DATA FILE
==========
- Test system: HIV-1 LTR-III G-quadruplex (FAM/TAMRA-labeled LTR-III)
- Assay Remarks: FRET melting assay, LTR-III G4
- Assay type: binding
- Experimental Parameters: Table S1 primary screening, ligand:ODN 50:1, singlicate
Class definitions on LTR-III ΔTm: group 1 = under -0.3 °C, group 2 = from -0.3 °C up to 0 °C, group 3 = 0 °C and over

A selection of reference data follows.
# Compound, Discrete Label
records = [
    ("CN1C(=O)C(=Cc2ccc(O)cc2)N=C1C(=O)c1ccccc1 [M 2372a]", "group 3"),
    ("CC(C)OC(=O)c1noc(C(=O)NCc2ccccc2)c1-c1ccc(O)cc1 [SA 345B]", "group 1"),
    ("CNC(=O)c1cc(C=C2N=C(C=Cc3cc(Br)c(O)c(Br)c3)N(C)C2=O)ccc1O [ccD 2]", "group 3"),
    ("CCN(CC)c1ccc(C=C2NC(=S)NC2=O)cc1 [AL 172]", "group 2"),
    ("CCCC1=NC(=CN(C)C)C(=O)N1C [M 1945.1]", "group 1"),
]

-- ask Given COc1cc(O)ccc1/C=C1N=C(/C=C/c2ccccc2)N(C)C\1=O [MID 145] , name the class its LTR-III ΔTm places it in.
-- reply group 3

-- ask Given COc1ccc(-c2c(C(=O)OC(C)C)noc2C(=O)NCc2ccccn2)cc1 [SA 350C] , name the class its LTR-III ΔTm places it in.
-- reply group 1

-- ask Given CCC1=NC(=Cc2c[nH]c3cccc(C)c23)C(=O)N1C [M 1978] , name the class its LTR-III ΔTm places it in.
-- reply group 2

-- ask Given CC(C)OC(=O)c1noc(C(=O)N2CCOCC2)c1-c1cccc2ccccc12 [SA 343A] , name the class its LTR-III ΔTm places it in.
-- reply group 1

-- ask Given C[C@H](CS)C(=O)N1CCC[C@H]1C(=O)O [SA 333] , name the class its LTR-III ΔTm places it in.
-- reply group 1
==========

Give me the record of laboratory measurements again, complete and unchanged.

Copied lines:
- Test system: HIV-1 LTR-III G-quadruplex (FAM/TAMRA-labeled LTR-III)
- Assay Remarks: FRET melting assay, LTR-III G4
- Assay type: binding
- Experimental Parameters: Table S1 primary screening, ligand:ODN 50:1, singlicate
Class definitions on LTR-III ΔTm: group 1 = under -0.3 °C, group 2 = from -0.3 °C up to 0 °C, group 3 = 0 °C and over

A selection of reference data follows.
# Compound, Discrete Label
records = [
    ("CN1C(=O)C(=Cc2ccc(O)cc2)N=C1C(=O)c1ccccc1 [M 2372a]", "group 3"),
    ("CC(C)OC(=O)c1noc(C(=O)NCc2ccccc2)c1-c1ccc(O)cc1 [SA 345B]", "group 1"),
    ("CNC(=O)c1cc(C=C2N=C(C=Cc3cc(Br)c(O)c(Br)c3)N(C)C2=O)ccc1O [ccD 2]", "group 3"),
    ("CCN(CC)c1ccc(C=C2NC(=S)NC2=O)cc1 [AL 172]", "group 2"),
    ("CCCC1=NC(=CN(C)C)C(=O)N1C [M 1945.1]", "group 1"),
]

-- ask Given COc1cc(O)ccc1/C=C1N=C(/C=C/c2ccccc2)N(C)C\1=O [MID 145] , name the class its LTR-III ΔTm places it in.
-- reply group 3

-- ask Given COc1ccc(-c2c(C(=O)OC(C)C)noc2C(=O)NCc2ccccn2)cc1 [SA 350C] , name the class its LTR-III ΔTm places it in.
-- reply group 1

-- ask Given CCC1=NC(=Cc2c[nH]c3cccc(C)c23)C(=O)N1C [M 1978] , name the class its LTR-III ΔTm places it in.
-- reply group 2

-- ask Given CC(C)OC(=O)c1noc(C(=O)N2CCOCC2)c1-c1cccc2ccccc12 [SA 343A] , name the class its LTR-III ΔTm places it in.
-- reply group 1

-- ask Given C[C@H](CS)C(=O)N1CCC[C@H]1C(=O)O [SA 333] , name the class its LTR-III ΔTm places it in.
-- reply group 1